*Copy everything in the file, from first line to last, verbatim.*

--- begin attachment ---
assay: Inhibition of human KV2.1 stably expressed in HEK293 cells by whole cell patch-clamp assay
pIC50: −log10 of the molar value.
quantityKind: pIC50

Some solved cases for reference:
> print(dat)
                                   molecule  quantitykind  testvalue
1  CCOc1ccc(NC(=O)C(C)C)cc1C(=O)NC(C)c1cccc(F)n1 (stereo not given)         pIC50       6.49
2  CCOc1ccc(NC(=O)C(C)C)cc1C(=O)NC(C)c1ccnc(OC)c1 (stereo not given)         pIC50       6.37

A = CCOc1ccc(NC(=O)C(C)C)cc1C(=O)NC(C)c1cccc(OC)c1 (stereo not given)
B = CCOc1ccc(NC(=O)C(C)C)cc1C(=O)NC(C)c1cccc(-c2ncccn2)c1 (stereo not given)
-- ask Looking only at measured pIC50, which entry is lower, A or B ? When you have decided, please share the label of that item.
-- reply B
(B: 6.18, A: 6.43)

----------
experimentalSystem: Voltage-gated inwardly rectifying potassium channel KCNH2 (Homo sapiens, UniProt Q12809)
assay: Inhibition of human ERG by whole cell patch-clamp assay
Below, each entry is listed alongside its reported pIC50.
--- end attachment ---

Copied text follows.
assay: Inhibition of human KV2.1 stably expressed in HEK293 cells by whole cell patch-clamp assay
pIC50: −log10 of the molar value.
quantityKind: pIC50

Some solved cases for reference:
> print(dat)
                                   molecule  quantitykind  testvalue
1  CCOc1ccc(NC(=O)C(C)C)cc1C(=O)NC(C)c1cccc(F)n1 (stereo not given)         pIC50       6.49
2  CCOc1ccc(NC(=O)C(C)C)cc1C(=O)NC(C)c1ccnc(OC)c1 (stereo not given)         pIC50       6.37

A = CCOc1ccc(NC(=O)C(C)C)cc1C(=O)NC(C)c1cccc(OC)c1 (stereo not given)
B = CCOc1ccc(NC(=O)C(C)C)cc1C(=O)NC(C)c1cccc(-c2ncccn2)c1 (stereo not given)
-- ask Looking only at measured pIC50, which entry is lower, A or B ? When you have decided, please share the label of that item.
-- reply B
(B: 6.18, A: 6.43)

----------
experimentalSystem: Voltage-gated inwardly rectifying potassium channel KCNH2 (Homo sapiens, UniProt Q12809)
assay: Inhibition of human ERG by whole cell patch-clamp assay
Below, each entry is listed alongside its reported pIC50.